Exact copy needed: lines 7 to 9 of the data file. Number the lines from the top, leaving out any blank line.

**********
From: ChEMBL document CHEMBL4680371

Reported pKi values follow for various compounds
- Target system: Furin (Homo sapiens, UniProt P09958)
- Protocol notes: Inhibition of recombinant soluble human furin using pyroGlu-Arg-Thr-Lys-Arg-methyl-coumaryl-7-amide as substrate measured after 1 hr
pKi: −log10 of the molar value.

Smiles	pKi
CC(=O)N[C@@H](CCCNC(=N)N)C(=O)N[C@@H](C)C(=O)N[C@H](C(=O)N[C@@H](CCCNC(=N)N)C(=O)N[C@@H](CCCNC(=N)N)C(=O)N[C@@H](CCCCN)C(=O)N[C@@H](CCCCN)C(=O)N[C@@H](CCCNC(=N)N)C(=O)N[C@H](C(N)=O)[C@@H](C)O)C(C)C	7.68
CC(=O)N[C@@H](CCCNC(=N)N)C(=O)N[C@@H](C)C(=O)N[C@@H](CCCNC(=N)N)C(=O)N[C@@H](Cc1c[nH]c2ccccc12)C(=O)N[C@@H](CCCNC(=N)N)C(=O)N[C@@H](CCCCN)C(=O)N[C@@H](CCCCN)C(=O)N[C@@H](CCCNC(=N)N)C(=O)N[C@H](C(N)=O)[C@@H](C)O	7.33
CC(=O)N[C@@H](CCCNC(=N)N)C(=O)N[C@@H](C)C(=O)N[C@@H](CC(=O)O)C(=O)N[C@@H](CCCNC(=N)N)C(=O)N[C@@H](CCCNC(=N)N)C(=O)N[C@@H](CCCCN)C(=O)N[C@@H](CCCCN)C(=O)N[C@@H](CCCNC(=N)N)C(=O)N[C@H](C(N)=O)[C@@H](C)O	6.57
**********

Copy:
CC(=O)N[C@@H](CCCNC(=N)N)C(=O)N[C@@H](C)C(=O)N[C@H](C(=O)N[C@@H](CCCNC(=N)N)C(=O)N[C@@H](CCCNC(=N)N)C(=O)N[C@@H](CCCCN)C(=O)N[C@@H](CCCCN)C(=O)N[C@@H](CCCNC(=N)N)C(=O)N[C@H](C(N)=O)[C@@H](C)O)C(C)C	7.68
CC(=O)N[C@@H](CCCNC(=N)N)C(=O)N[C@@H](C)C(=O)N[C@@H](CCCNC(=N)N)C(=O)N[C@@H](Cc1c[nH]c2ccccc12)C(=O)N[C@@H](CCCNC(=N)N)C(=O)N[C@@H](CCCCN)C(=O)N[C@@H](CCCCN)C(=O)N[C@@H](CCCNC(=N)N)C(=O)N[C@H](C(N)=O)[C@@H](C)O	7.33
CC(=O)N[C@@H](CCCNC(=N)N)C(=O)N[C@@H](C)C(=O)N[C@@H](CC(=O)O)C(=O)N[C@@H](CCCNC(=N)N)C(=O)N[C@@H](CCCNC(=N)N)C(=O)N[C@@H](CCCCN)C(=O)N[C@@H](CCCCN)C(=O)N[C@@H](CCCNC(=N)N)C(=O)N[C@H](C(N)=O)[C@@H](C)O	6.57